The Power and the Glory, by William C. Hammond

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Click on cover image to purchase a copy

MWSA Review

Nautical-themed historical fiction at its best… and swashbuckling good fun too!

William C. Hammond’s “The Power and the Glory” is the third novel in an action-packed series focusing on the nautical adventures of a fictional New England family during the late 1790s and early 1800s.  The Cutler family controlled a vast array of commercial enterprises and is closely connected with the fledgling US Navy in the decade following the American Revolution—when the United Kingdom and France swapped roles as enemy/ally of the US.  Well-researched and well-written, Hammond’s work combines fast-paced fiction with history—masterfully weaving together real people, places and events with fictional characters to conjure up a totally immersive, detailed and believable yarn.  Within the first couple of chapters, Hammond had me completely “reeled in.”  

As I eagerly raced through the pages, I found myself comparing Hammond’s work to two other, well-known books: Patrick O’Brian’s “Master and Commander” and Michael Crichton’s “Pirate Latitudes.”  I can honestly say that Hammond’s book merits the comparison… and comes out on top in many areas.

Like many others who watched the 2003 movie “Master and Commander” starring Russell Crowe, I picked up a copy of the first in author Patrick O’Brian’s 21-installment Aubrey-Maturin series of books—bearing the same title and upon which the movie was based.  I must admit to being consistently challenged by the often impenetrable nautical jargon O’Brian sprinkled throughout the novel.  Hammond, on the other hand, has struck the right balance of historical and lexicographical faithfulness while employing a writing style a bit less taxing for today’s reader.

At times “The Power and the Glory” is also evocative of Michael Crichton’s “Pirate Latitudes;” but seemed to hold together better than Crichton’s posthumously published work.  Hammond’s narrative was extremely well crafted, much easier to follow, and benefited from a seemingly closer entwinement with historical fact.  Noteworthy in this regard was Hammond’s descriptions of the behind-the-scenes political and diplomatic machinations amongst the various nations and their Navies as they struggled to control sea lanes, commerce and territory across the Atlantic and Caribbean.  In this regard, the background he provides on the Haitian Independence struggle is particularly fascinating.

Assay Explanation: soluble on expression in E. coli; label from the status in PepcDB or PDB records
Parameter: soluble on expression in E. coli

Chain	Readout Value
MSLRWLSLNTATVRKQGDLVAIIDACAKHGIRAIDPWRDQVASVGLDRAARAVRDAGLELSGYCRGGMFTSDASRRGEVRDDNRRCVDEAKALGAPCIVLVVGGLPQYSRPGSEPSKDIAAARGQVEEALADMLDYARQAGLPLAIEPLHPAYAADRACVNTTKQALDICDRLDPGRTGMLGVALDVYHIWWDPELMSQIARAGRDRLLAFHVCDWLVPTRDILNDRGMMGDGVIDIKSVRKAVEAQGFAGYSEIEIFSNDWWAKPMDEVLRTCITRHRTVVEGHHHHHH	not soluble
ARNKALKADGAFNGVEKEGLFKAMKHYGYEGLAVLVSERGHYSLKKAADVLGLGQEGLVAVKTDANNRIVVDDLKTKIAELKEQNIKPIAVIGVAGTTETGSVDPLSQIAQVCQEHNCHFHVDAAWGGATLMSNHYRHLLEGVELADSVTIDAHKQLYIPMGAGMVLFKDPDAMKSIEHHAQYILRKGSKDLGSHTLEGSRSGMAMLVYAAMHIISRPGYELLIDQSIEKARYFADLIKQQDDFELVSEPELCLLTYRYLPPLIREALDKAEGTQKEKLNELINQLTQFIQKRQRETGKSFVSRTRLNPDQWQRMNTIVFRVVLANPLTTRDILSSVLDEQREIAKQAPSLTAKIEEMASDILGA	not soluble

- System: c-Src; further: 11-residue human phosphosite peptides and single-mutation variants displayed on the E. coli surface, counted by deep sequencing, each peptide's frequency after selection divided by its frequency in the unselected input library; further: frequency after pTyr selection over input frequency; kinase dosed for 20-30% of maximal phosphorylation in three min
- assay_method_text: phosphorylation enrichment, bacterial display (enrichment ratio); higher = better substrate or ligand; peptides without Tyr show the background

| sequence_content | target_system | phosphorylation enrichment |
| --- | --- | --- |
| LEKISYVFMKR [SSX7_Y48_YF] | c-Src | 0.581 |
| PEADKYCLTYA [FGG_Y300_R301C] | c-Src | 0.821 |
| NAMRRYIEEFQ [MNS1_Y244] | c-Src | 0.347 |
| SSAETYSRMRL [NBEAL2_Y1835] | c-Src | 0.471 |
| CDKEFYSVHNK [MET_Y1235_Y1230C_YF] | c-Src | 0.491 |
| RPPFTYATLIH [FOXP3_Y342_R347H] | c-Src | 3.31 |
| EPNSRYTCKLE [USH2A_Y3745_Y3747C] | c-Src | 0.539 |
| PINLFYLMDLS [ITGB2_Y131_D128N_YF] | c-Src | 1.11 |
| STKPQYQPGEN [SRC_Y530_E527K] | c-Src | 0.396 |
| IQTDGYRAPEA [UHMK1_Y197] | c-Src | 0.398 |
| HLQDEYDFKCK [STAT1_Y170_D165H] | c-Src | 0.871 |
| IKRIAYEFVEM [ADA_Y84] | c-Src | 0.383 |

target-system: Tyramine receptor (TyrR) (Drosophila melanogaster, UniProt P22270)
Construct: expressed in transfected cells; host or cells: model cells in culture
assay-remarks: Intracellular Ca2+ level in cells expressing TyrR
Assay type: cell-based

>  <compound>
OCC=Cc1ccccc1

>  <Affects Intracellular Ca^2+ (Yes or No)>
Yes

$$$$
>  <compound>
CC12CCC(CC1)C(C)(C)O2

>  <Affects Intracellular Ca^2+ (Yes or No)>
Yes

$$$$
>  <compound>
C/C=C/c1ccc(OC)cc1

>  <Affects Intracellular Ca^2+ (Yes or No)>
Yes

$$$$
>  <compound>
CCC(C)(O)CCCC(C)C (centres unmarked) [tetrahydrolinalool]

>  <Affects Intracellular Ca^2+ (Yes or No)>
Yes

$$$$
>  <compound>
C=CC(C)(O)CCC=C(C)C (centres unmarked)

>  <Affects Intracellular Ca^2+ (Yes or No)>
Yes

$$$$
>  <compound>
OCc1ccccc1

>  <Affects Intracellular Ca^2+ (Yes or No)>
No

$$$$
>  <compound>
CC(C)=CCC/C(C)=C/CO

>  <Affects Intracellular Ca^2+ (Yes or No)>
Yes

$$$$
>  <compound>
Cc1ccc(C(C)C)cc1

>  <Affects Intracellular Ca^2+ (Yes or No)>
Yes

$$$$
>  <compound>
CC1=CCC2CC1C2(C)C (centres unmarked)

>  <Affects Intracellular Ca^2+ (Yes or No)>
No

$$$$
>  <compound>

“The Power and the Glory” will appeal to a wide audience and is a quick and enjoyable read.  My only regret is that I joined Lt. Richard Cutler (the novel’s main character) a bit late—starting off with Mr. Hammond’s third novel instead of his first!

Reviewed by: John Cathcart (December 2011)

Author's Synopsis

This third novel in William C. Hammond's nautical fiction series is set in the late 1790s during the Quasi-War with France and offers readers a thrilling look at the new American Navy during the Age of Fighting Sail. Following in the wake of his previous novels, A Matter of Honor and For Love of Country, it features the adventures of the seafaring Cutler family of Hingham, Massachusetts, and an ever-expanding cast of characters some real, some fictional that includes Lt. Richard Cutler along with Capt. Thomas Truxtun, Capt. Silas Talbot, and other naval heroes personifying the best of American honor and courage as they confront French pirates off the coast of Nantucket and heavily armed French frigates in the Caribbean. 

Hammond packs his book with electrifying sea battles and daring challenges to French colonial rule in Haiti and the West Indies. He also offers fascinating glimpses into everyday life of the era, from the bedroom of the Cutler clapboard home in Hingham, to the family's sugar cane plantation in Barbados, to Adm. Sir Hyde Parker's flagship in Jamaica. And at the center of all the excitement, passion and intrigue are two of the finest frigates ever constructed, USS Constellation and her sister ship, USS Constitution. Lauded for his careful research, attention to detail, and thorough knowledge of the ways of the sea, Hammond brings history alive while telling a rollicking good tale.